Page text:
IT was the longest day. All over again.
Minute by minute, hour by hour. Time passed, slowly and frustratingly.
But nothing happened at Newcastle United.
Five years to the day since Kevin Keegan walked out of the club over disagreements about transfer policy, the club spent precisely nothing.
Two in, three out. And one of the “ins” was 16-years old when he signed.
And the window’s closing late last night left a sense of foreboding on Tyneside, not to mention anger.
Foreboding at what the new season holds for their club. And anger at the lack of ambition shown by owner Mike Ashley.
Disillusionment was also felt.
United, let’s be clear, only narrowly avoided relegation from the Premier League last season.
After the club secured its top-flight status with a win at Loftus Road on the penultimate weekend of the campaign, Newcastle manager Alan Pardew said: “We need to have a stronger squad, and be stronger in terms of depth.”
But United’s squad isn’t stronger. It’s weaker.
Steve Harper, Danny Simpson and James Perch have left.
And the only arrivals have been Loic Remy, on loan, and midfielder Olivier Kemen.
The fact that Yohan Cabaye stayed at St James’s Park isn’t a victory in itself.
Director of football Joe Kinnear had a lot to say when he was appointed at Newcastle.
Kinnear talked about having contacts in football right across Europe.
Supporters were understandably sceptical about what someone who had been out of the game for so long could bring to the role.
At the time, the 66-year-old told the Gazette: “Tell the fans I’m there, and I’m going to make their team better than it is now, that’s for sure. That’s my message to them.”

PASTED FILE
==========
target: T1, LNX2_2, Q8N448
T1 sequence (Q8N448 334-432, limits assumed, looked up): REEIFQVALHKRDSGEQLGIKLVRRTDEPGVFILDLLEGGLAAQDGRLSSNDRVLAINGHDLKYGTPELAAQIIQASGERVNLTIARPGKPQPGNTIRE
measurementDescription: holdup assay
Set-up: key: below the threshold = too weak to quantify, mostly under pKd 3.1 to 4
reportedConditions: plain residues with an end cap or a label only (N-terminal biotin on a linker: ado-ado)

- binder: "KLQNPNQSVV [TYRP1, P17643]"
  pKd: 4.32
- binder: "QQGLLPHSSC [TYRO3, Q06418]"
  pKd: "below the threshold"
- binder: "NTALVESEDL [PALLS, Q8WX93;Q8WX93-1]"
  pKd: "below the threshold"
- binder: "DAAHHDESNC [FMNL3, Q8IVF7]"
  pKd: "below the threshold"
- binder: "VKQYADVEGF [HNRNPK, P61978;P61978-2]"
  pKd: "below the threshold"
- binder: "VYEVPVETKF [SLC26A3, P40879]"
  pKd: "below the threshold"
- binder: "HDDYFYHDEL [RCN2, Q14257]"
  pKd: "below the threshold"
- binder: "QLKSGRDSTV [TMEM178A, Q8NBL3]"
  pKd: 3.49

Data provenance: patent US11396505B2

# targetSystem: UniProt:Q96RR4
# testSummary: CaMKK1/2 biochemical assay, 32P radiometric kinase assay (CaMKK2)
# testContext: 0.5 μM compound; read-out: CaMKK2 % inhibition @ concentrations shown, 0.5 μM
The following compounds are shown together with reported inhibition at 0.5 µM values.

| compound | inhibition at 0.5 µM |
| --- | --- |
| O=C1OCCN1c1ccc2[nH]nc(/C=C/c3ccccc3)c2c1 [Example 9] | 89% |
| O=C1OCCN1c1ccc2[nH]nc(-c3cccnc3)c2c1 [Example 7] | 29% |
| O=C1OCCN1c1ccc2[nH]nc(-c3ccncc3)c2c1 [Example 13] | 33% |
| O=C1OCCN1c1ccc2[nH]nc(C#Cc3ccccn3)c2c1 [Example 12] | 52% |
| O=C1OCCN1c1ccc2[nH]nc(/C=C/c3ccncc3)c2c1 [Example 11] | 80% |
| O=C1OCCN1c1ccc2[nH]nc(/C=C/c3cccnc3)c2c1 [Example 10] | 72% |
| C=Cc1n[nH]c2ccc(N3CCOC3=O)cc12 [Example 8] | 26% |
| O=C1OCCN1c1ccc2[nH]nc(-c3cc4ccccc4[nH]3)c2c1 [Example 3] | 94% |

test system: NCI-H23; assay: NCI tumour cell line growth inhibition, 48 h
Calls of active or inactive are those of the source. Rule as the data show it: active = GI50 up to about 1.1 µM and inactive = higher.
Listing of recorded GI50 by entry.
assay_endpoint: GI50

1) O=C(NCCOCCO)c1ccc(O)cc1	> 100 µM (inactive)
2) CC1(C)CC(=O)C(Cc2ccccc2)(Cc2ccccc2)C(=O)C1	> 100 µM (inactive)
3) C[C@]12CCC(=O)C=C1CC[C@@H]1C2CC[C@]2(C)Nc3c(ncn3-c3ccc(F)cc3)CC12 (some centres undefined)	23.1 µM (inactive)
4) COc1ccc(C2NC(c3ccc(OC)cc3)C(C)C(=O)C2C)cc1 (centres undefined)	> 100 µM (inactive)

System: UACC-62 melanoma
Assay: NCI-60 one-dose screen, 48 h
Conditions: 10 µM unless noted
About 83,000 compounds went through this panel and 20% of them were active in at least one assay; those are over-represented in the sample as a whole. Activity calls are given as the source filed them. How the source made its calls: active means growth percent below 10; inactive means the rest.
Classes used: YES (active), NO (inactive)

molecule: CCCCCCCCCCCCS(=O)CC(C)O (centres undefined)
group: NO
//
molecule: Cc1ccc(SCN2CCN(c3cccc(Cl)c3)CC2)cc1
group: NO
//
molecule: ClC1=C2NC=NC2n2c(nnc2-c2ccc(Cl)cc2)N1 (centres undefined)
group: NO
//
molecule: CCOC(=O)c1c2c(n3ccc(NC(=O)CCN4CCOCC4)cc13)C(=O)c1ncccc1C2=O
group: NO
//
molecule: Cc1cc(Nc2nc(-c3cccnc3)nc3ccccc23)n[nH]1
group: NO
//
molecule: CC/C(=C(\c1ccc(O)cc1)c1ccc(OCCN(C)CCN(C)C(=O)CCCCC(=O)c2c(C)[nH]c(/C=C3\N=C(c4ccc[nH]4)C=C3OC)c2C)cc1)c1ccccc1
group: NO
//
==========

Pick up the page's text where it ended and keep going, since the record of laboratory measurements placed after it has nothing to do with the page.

But the team isn’t better, is it?
Ultimately, however, the buck stops with Ashley, and Ashley alone.
The club will benefit financially this season from a huge increase in broadcast revenues. Elsewhere, some of this money has been invested in players.
Not at United. Not under Ashley.
Newcastle’s balance sheet looks strong. The club is in rude financial health.
Yet United spent a £2m on Remy’s loan fee, and an undisclosed amount on Kemen. They also banked a reported £750,000 for Perch. Supporters had expected a far bigger spend.
Ashley’s ambitions for the team on the field remain a mystery, as he never speaks. Off the pitch, the club’s improving finances mean he has clawing back some of his investment. The £29m cash advance Ashley gave the club after relegation four years ago is being paid back – the figure now stands at £18m. An interest-free loan of £111m is yet to be repaid.
Ashley’s Sports Direct retail chain also benefits from advertising around the stadium. St James’s Park will again be full more often than not this season.
And supporters will again turn up more in hope than expectation.
Newcastle, undoubtedly, have a strong starting XI. But the squad lacks depth. Injuries and suspensions are inevitable in football, but the club looks ill-equipped to cope with a significant number of absentees.
United should stay up, but beyond that, what does Ashley want?
What Newcastle fans want is a team capable of challenging for silverware – and for Europe.
That, unfortunately, looks a forlorn hope.